After reviewing an article published in Crain’s Detroit Business about Dr. Robert Mentzer, Sue Ellen Eisenberg recognized the need for a counterbalance explaining her client’s position. A follow-up article “A few words in defense of Dr. Robert Mentzer” was subsequently published with the following advocacy explaining Dr. Mentzer’s case against Wayne State University:
“The president of Wayne State University has claimed that a 69-year-old full professor with tenure has committed “theft” simply by receiving his salary.
“Dr. Mentzer’s contributions as a tenured professor in the School of Medicine, with a joint appointment in two departments, have resulted in monetary benefits to Wayne State that nearly double the salary he receives.
“Dr. Mentzer’s contributions to Wayne State during his four-year period as a full professor with tenure include: publishing 16 abstracts, 19 peer-reviewed manuscripts, and three chapters for text and reference books; subcontracting over $415,000 in grant research funds to Wayne State, which provided salary support to a Wayne State faculty member and funded a clinical study conducted at a Wayne State-affiliated teaching hospital; assisting in securing the award of a training grant to Wayne State that paid for the tuition, stipend, and travel expenses of up to two doctoral students in 2014 and four doctoral students from 2015 through 2018; proactively and expeditiously bringing Wayne State into compliance in order to secure its future ability to receive NIH grants, which it was in jeopardy of losing; contributing a projected $25,000 in grant funds for a Wayne State faculty member through the next five years; and serving on national grant review committees, peer-reviewed journals, editorial boards, and a thesis committee in the Physiology Department.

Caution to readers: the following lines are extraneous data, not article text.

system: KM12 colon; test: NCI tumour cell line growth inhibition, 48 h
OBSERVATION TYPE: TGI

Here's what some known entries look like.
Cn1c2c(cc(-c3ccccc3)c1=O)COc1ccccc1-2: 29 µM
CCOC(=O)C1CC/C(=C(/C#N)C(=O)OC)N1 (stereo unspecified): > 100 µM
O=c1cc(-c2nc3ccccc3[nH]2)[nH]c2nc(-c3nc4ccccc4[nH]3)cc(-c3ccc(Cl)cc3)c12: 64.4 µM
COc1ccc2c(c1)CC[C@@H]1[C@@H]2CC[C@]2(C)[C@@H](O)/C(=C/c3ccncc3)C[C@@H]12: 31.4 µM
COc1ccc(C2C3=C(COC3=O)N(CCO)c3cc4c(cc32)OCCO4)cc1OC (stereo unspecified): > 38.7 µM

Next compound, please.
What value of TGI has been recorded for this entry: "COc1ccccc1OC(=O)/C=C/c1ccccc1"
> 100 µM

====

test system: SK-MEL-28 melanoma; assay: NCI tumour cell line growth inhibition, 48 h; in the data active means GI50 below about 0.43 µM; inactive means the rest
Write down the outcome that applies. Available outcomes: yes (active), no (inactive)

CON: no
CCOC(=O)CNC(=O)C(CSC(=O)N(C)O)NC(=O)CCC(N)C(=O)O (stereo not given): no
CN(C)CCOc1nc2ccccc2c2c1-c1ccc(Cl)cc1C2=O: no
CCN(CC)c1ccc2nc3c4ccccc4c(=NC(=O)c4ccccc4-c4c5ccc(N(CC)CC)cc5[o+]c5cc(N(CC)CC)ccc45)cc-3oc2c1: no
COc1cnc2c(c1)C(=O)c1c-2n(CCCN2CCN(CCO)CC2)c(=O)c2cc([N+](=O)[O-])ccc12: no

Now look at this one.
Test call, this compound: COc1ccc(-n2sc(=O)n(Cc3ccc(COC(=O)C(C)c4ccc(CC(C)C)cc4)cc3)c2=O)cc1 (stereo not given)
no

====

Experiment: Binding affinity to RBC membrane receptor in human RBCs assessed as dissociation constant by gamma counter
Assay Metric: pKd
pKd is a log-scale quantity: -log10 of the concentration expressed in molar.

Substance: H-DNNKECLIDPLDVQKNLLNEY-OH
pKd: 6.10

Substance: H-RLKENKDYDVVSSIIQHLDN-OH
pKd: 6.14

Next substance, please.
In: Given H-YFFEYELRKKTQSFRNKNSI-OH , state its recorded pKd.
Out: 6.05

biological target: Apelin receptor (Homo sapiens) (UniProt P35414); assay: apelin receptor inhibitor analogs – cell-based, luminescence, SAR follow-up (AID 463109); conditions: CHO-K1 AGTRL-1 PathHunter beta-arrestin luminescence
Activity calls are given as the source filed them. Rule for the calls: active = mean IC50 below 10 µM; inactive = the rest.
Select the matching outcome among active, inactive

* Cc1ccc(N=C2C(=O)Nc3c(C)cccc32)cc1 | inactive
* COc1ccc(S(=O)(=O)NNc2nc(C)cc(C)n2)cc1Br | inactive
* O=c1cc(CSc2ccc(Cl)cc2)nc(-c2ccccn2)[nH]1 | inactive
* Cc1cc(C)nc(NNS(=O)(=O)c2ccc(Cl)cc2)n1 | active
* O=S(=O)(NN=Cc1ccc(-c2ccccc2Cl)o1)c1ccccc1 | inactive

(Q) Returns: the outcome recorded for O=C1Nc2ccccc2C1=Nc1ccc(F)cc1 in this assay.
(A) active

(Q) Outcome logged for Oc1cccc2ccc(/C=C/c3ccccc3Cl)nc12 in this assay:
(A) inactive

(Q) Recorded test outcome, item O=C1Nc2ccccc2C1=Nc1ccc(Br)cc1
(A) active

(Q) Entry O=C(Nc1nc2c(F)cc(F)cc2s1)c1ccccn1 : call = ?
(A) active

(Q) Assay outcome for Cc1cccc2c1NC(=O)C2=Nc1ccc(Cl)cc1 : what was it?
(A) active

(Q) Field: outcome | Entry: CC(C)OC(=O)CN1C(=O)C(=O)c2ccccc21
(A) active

“Dr. Mentzer’s activities have consistently been attributed to Wayne State. During the past four years, Dr. Mentzer never received a single negative performance critique or any indication that Wayne State was unsatisfied with Dr. Mentzer’s contributions. Instead, with absolutely no warning or notification, Dr. Mentzer received a civil lawsuit followed by the president’s public pronouncements accusing him of ‘theft.’
“While it is always important to manage and conserve fiscal resources and protect the public interest, this action taken by Wayne State contravenes that principle in its entirety. Dr. Mentzer contributes more to Wayne State than he receives, making him a profitable asset to the university. It appears, however, that Wayne State has elected to spend its time and fiscal resources in court.”